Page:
Pieter W. Claeyspwclaeys@gmail.com
Max Planck Institute for the Physics of Complex Systems13 June 2022
The word is out! I am starting my own group as a Research Group Leader at the Max Planck Institute for the Physics of Complex Systems in Dresden. My group on the Dynamics of Quantum Information is embedded in the Division Condensed Matter. Extremely excited about this!
Do check out the group's website!
Two new publications16 June 2022
Two new papers just appeared online! Our work on Emergent quantum state designs and biunitarity in dual-unitary circuit dynamics was published in Quantum, and our paper on the Absence of Superdiffusion in Certain Random Spin Models appeared in Physical Review Letters. Abstracts below.Do check out the Quantum page to read more about our article, including a popular summary!
Recent works have investigated the emergence of a new kind of random matrix behaviour in unitary dynamics following a quantum quench. Starting from a time-evolved state, an ensemble of pure states supported on a small subsystem can be generated by performing projective measurements on the remainder of the system, leading to a projected ensemble. In chaotic quantum systems it was conjectured that such projected ensembles become indistinguishable from the uniform Haar-random ensemble and lead to a quantum state design. Exact results were recently presented by Ho and Choi [Phys. Rev. Lett. 128, 060601 (2022)] for the kicked Ising model at the self-dual point. We provide an alternative construction that can be extended to general chaotic dual-unitary circuits with solvable initial states and measurements, highlighting the role of the underlying dual-unitarity and further showing how dual-unitary circuit models exhibit both exact solvability and random matrix behaviour. Building on results from biunitary connections, we show how complex Hadamard matrices and unitary error bases both lead to solvable measurement schemes.
The dynamics of spin at finite temperature in the spin-1/2 Heisenberg chain was found to be superdiffusive in numerous recent numerical and experimental studies. Theoretical approaches to this problem have emphasized the role of nonabelian SU(2) symmetry as well as integrability, but the associated methods cannot be readily applied when integrability is broken. We examine spin transport in a spin-1/2 chain in which the exchange couplings fluctuate in space and time around a nonzero mean J, a model introduced by De Nardis et al. [Phys. Rev. Lett. 127, 057201 (2021).]. We show that operator dynamics in the strong noise limit at infinite temperature can be analyzed using conventional perturbation theory as an expansion in J. We find that regular diffusion persists at long times, albeit with an enhanced diffusion constant. The finite time spin dynamics is analyzed and compared with matrix product operator simulations.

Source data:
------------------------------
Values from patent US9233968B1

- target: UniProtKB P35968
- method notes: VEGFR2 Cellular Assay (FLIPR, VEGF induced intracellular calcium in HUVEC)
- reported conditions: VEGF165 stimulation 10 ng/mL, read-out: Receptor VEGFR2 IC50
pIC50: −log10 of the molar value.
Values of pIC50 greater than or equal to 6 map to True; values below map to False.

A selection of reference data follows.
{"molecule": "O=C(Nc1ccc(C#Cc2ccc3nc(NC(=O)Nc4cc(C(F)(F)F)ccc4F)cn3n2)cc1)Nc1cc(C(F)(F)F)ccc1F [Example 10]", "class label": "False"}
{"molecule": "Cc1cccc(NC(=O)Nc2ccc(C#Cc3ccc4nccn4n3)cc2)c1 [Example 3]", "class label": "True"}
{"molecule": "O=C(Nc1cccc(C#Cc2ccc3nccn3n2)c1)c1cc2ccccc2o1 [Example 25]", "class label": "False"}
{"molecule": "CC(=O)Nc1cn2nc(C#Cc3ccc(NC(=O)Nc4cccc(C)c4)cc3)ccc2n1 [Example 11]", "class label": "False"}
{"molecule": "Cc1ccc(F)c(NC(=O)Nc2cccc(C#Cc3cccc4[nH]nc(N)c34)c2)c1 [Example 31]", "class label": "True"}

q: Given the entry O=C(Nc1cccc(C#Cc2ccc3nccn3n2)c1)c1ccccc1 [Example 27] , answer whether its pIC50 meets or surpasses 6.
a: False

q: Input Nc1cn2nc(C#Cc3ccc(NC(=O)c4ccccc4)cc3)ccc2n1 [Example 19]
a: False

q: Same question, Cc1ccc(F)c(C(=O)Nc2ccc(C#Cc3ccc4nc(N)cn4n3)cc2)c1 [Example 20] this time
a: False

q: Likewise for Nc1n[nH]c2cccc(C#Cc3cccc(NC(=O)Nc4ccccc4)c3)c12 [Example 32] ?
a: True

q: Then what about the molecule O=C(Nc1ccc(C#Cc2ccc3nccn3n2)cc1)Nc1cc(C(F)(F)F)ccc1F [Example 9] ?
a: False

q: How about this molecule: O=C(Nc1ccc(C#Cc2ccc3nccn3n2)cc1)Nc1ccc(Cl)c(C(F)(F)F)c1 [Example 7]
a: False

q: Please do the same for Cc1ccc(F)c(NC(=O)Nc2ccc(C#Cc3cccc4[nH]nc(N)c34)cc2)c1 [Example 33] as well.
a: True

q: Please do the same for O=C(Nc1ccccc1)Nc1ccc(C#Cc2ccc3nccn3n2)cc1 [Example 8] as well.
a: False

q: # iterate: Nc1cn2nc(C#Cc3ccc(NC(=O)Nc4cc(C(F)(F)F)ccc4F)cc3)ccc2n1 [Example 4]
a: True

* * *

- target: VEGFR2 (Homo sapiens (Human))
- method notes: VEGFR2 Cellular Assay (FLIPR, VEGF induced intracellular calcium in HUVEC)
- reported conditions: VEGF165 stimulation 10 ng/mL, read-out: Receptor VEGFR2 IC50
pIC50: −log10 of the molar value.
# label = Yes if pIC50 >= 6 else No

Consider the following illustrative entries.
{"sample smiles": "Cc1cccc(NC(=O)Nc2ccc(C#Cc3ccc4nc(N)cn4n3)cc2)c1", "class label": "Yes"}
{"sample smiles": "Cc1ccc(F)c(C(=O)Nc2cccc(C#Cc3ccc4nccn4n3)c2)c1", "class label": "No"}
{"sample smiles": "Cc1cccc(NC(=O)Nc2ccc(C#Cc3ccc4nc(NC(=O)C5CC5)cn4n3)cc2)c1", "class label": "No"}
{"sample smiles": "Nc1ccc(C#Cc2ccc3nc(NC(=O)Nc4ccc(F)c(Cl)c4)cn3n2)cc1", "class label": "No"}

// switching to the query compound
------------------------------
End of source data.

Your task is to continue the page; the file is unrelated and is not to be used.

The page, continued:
Quantum chaos and holography31 May 2022
I was one of the invited speakers at the Chahol22 Workshop on Quantum Chaos and Holography, presenting some upcoming works on combining dual-unitary dynamics with projective measurements. A full program, including an impressive list of speakers, can be found here. (The logo might again look familiar!)
This five-day workshop will facilitate an intensive exchange of ideas between string theorists, condensed matter physicists, atomic physicists, mathematical physicists and researchers with other areas of expertise actively working on theory and applications of quantum chaos. The main goals of the workshop is both to introduce researches from different communities to key models and results and to outline unresolved problems actively investigated by these different communities. Such a meeting should allow us to consolidate new ways of quantifying many-body quantum chaos and highlight their implications for important questions of different disciplines. The main themes include studying signatures of chaos in quantum many-body systems, developing physical applications to thermalization and transport, developing new theoretical techniques for studying quantum chaos in complex systems, and exploring implications of chaos to related fields, such as quantum information and the quantum mechanics of black holes. We now describe key issues of each of these themes more explicitly.